• Bing Ads – Bing Ads is the Microsoft equivalent to Google AdWords. The advantage is you have less competition because most advertisers are using Google AdWords. The downside is you won’t reach the same size market. Bing’s search engine is quite a bit smaller than Google’s. Still, it’s a viable option.
  • Facebook Advertising - Facebook has its own advertising model. Ever see those ads on the right side of your wall? You can target your ads demograpically, which is something you can’t do with Google AdWords. The downside is, the keyword targeting isn’t as impressive as with Google.
  • Promoted Tweets – Twitter has something called Promoted Tweets. You pay to have a tweet appear in the Twitter stream of people who fit your target profile.
  • LinkedIn Advertising – The B2B network LinkedIn also have an advertising model. If you are a business-to-business business, then LinkedIn could be a good alternative to Google AdWords.

If you’re ready to expand your PPC advertising strategy, start with these good Google AdWords alternatives.

Pay per click advertising is one of the most powerful modes of online advertising if for any reason because you can target and re-target in real time and on an ongoing basis. Don’t like the way your advertising is leaning right now? Just tweak your ads, keyword groups, and your targeting efforts and you’ll begin to see instant changes.

One of the best ways to reach your target demographic with PPC is by close and careful monitoring of your keyword groups.

In other words, if you create a tight keyword group that targets a specific demographic and point your ads for that keyword to a common landing page that is targeted specifically for the demographic, then you’ll have a powerful advertising platform. But you need to keep an eye on your keyword group and landing page. This is where you want to do extensive testing and monitoring.

If your landing page, or your ads, are off in any way, you could spend hundreds of dollars on ineffective advertising. The worst thing in the world is to target a specific demographic with a keyword group that sees no conversions.

If you do it right, however, you could see big results from your advertising. PPC is cost effective only if you see results from the money you spend. Keep your ad groups tight and your keywords tighter.

According to Business Insider, Twitter and Facebook are now earning 50% of their advertising revenue from mobile phones. Facebook took 11% of its ad revenue from mobile last year and 23% in the fourth quarter.

Naturally, BI is expecting these numbers to increase. So am I.

What is driving this increase? Native advertising. Not traditional PPC.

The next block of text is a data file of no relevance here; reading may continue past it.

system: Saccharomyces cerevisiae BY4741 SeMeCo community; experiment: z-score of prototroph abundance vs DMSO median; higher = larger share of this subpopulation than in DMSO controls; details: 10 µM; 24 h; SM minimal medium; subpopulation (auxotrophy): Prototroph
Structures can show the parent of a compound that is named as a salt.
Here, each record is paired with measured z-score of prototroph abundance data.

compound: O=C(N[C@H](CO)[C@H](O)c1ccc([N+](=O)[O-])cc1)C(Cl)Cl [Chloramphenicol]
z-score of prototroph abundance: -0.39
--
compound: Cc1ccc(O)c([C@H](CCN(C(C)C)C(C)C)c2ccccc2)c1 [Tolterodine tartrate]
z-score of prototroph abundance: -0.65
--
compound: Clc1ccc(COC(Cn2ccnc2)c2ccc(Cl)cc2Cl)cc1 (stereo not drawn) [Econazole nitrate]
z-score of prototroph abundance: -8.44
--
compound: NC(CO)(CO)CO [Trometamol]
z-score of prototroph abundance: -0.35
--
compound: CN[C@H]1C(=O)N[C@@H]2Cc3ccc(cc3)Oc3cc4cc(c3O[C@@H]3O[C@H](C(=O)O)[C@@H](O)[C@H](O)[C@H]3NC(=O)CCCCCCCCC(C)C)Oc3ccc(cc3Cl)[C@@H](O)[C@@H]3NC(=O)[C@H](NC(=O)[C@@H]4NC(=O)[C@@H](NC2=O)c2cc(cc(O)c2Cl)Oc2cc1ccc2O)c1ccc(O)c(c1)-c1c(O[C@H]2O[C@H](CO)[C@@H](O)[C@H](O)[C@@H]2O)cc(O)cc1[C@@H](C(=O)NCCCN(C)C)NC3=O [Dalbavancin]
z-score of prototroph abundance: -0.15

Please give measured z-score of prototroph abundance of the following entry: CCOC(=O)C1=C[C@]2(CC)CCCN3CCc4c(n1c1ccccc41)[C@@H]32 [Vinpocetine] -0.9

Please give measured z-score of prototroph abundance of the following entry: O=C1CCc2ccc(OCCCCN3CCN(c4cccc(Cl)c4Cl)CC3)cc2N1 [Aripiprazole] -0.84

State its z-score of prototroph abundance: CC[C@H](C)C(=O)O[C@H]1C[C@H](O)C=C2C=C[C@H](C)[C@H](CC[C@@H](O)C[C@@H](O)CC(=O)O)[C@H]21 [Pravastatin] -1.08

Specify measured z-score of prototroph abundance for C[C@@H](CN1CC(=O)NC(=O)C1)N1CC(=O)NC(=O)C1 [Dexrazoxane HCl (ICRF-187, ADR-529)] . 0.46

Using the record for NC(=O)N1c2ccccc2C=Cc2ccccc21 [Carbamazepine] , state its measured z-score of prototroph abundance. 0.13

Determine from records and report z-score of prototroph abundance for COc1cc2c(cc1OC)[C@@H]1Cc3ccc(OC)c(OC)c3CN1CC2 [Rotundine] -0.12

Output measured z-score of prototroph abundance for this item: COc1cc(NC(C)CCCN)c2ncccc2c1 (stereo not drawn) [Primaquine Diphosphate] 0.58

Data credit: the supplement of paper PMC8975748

Native advertising is advertising that appears in the news feed of Facebook and Twitter users. It’s not something they are looking for, but it appears there based on what they normally tweet or post about on Facebook. It’s a combination of targeted demographic marketing and affinity marketing. And it seems to be working.

With this kind of powerful marketing available to them, online paid advertisers are sure to invest more into the advertising that is effective for them.

Social media advertising provides one advantage over traditional PPC. With Google AdWords, you only reach people who are searching for information related to your offering based on keywords you enter. With social media advertising, you choose the demographic you want to target. It’s more like traditional advertising, putting control back into the hands of advertisers.

Naturally, there’s no perfect advertising medium, but social media advertising represents the best of two optimal worlds. You can target your ads to a demographic you know and you can take advantage of the social media opportunity. Combine them for one great opportunity.

Search Engine Journal published an article today that discusses how the Bing ad tool can be used to make your PPC advertising on Bing and Yahoo! more effective and cost efficient. What I want to discuss regarding the article, however, has to do with the most frequently changed ad campaign changes, according to the Bing ad Editor Tool.

The top 5 most frequently Bing ad campaign items are:

  1. Keyword
  2. Ad content
  3. Negative keyword
  4. Location targeting
  5. Negative site

In that order.

This is an interesting list because it appears that keywords are changed a lot. When you consider that negative keywords are keywords you definitely do not want your ads to target, it makes you wonder why advertisers would change them. Are advertisers changing the keywords that are a part of their negative keyword lists, adding new negative keywords, or moving words from the keywords list to the negative keywords list?

Another interesting tidbit here is the location targeting change. Are advertisers changing the locations they want to target, adding new locations, or deleting locations? Probably, all of the above.

It’s hard to tell from this list and the lack of specific data whether advertisers are on the right track or wasting their time and money. One thing is for sure, if advertisers want to be successful on Bing or any other PPC ad network, changes to their ad campaigns are inevitable. PPC requires constant monitoring, and regular changes can be positive or negative.

Earlier this week, Google reported that they are making a change to how they report AdWords quality scores. It’s important to note that this will not change how your quality scores are calculated and therefore won’t affect how your ads are displayed.

This is the kind of change you’d expect Google to make from time to time. It means they are committed to providing a quality advertising product.

Your Google AdWords quality score is represented as a 1-10 number tied to three key aspects of your AdWords campaign – expected CTR, ad relevance, and landing page experience. Let’s analyze these three factors briefly.

Expected Click-Through Rate